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Have a plan for communicating your medical history

Have a plan for communicating your medical history

November 11th, 2017 by Michael Roizen, M.D. and Mehmet Oz, M.D. in Features

Q: I was diagnosed with breast cancer six years ago, and we've recently moved. Even though I have a new primary care doc, I don't feel she understands all of my medical history. What should I do?—Lauren E., Hyde Park, New York

A: There are 15.5 million cancer survivors in America, and around 33 percent of office visits for cancer are handled by primary care physicians. Unfortunately, research shows they're often unprepared to do the job.

A new study published in JAMA Internal Medicine looked at 12 advanced primary care practices selected from a national registry of workforce innovators. One would think that this group would be better than average in paying attention to patient needs. However, the Rutgers University researchers found that NONE of the practices had what's known as a "comprehensive survivorship care program." The program should include checking for cancer reoccurrence (with scans, blood tests and exams), monitoring long-term effects of radiation and chemotherapy treatment (such as atherosclerosis, joint or bone issues, organ damage, impact on the endocrine system and hormones, cognitive changes, neuropathy, fatigue) and assessing psychological well-being.

There is a push to improve survivors' follow-up care, but it's essential that you take charge.

First step: Have medical records made accessible to your new primary care doctor (most electronic medical records are shareable if you allow them to be), and get a digital and a hard copy for yourself. Include information from your cancer diagnosis, surgery, treatment and post-treatment follow-up with your oncologist and oncological surgeon, plus your records from your former primary care doctor.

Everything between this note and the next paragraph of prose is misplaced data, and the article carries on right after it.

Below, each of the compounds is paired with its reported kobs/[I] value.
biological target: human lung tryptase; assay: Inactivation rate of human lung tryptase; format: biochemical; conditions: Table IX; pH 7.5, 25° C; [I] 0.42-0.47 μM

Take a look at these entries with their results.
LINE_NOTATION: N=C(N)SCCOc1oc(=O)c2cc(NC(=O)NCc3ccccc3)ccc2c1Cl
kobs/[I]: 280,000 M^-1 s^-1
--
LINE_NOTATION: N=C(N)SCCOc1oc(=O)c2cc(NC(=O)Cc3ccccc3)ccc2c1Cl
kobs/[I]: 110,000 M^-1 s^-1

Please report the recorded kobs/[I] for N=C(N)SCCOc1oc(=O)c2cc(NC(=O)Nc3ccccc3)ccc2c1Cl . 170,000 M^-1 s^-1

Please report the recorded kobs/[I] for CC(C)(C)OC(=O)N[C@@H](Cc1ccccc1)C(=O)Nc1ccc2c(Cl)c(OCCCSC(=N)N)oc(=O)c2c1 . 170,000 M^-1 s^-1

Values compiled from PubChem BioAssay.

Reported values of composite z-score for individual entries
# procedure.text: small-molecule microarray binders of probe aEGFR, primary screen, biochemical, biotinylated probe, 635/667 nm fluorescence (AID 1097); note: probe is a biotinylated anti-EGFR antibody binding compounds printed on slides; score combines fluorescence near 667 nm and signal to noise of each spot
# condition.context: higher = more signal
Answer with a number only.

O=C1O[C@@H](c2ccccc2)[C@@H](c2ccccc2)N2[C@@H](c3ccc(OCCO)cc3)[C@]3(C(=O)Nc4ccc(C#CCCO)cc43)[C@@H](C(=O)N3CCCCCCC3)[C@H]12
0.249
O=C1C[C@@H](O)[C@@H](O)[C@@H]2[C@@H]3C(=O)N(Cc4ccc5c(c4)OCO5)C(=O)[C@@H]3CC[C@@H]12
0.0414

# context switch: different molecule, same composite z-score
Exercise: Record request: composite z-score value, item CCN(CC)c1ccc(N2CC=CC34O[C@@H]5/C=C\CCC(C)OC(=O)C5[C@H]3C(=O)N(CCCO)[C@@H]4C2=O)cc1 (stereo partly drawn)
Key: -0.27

Second step: Contact a local cancer treatment center. Ask about scheduling a follow-up visit with an oncologist, and inquire about cancer rehabilitation services they offer. If you make an appointment, have your records transferred there, too.

Third step: Download info from the American Society of Clinical Oncology at ASCO.org; search for "Survivorship Patient & Family Resources." They offer ASCO Cancer Treatment Summaries and Survivorship Care Plans—forms for patients and doctors to complete together. Bring these to your new primary care doctor, and set up your own survivorship care program.


Mehmet Oz, M.D. is host of "The Dr. Oz Show," and Mike Roizen, M.D. is Chief Wellness Officer and Chair of Wellness Institute at Cleveland Clinic. Email your health and wellness questions to Dr. Oz and Dr. Roizen at


(c) 2017 Michael Roizen, M.D. and Mehmet Oz, M.D.

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